All buses in Transport for London’s (TfL’s) 9,000-strong bus fleet now meet or exceed the cleanest Euro VI emissions standards, marking a major milestone in tackling toxic air pollution in the capital.
Since 2017, TfL has worked to phase out polluting diesel buses and to retrofit older buses with cleaner engines – and around 4,000 London buses have now been retrofitted to reduce harmful nitrogen oxide levels by an average of 90%.
TfL is now set to focus on growing its zero-emission bus network, helping to meet the Mayor’s zero carbon target by 2030. Decarbonising the transport network and cleaning up London’s air will, say TfL, also support green jobs in the bus industry across the UK.
TfL say around £85m has been invested in retrofitting older diesel buses to meet or exceed the Euro VI emissions standards since 2017. Each retrofitted bus emits up to 95% less NOx emissions and 80% less particulate matter (PM) than before, leading to significant air quality improvements across London.
More than 400 all-electric buses have also been introduced – including the UK’s first full routes of electric double decker buses – and around 300 additional zero-emission buses are expected to join the fleet by the end of this year. TfL continues to roll out electric buses, and there are plans for 2,000 all-electric buses to be in operation by 2025.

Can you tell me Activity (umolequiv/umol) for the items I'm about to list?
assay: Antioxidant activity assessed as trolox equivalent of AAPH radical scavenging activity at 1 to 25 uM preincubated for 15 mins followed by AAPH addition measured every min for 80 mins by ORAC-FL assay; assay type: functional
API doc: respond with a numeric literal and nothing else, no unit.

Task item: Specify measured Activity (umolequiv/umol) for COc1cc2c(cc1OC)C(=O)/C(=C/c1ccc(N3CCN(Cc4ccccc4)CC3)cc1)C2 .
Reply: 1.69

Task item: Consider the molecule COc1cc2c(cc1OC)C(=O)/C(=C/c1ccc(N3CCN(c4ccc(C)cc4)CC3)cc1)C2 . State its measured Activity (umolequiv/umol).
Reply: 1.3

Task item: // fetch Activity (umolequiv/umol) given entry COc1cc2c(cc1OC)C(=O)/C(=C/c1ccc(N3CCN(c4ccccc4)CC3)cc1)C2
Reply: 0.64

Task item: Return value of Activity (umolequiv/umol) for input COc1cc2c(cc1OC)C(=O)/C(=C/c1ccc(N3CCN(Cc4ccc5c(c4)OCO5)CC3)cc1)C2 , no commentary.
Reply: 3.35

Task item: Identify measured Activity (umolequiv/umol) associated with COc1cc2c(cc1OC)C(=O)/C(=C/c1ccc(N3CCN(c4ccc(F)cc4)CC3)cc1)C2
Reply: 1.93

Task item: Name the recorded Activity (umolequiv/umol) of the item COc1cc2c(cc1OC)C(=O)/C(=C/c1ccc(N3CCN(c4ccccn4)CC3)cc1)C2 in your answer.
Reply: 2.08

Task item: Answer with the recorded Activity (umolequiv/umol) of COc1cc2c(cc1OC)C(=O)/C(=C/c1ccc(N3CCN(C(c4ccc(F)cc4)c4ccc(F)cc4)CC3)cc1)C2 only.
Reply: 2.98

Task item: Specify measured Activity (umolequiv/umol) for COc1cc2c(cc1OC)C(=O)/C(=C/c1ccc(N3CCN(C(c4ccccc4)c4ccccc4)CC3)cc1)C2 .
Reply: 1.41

TfL has also outlined to government that, with ongoing financial support, it could accelerate this programme to make all buses in London zero-emission by 2030 and in this year of COP26 help the UK meet its new carbon target of 68% reduction
Mayor of London Sadiq Khan said: “This is a major part of our plan to transform London’s entire bus fleet, which has reduced bus NOx emissions London-wide by an average of 90%. It will play a key role in London’s green recovery from the Covid-19 pandemic and will continue to provide job opportunities in London and across the UK.”
Claire Mann, director of bus operations at TfL, said: “We’ve already seen how much retrofitted buses can clean up the air in busy London hotspots, and now with our retrofit programme complete on our core fleet the whole of the city will benefit from improved air quality. This programme has made our diesel buses as clean as they can be, but we are determined to go further. We will press ahead with our electrification programme and investments in other green technology to ensure all buses in London are zero emission by 2037 or hopefully, if additional financial support can be found, sooner.”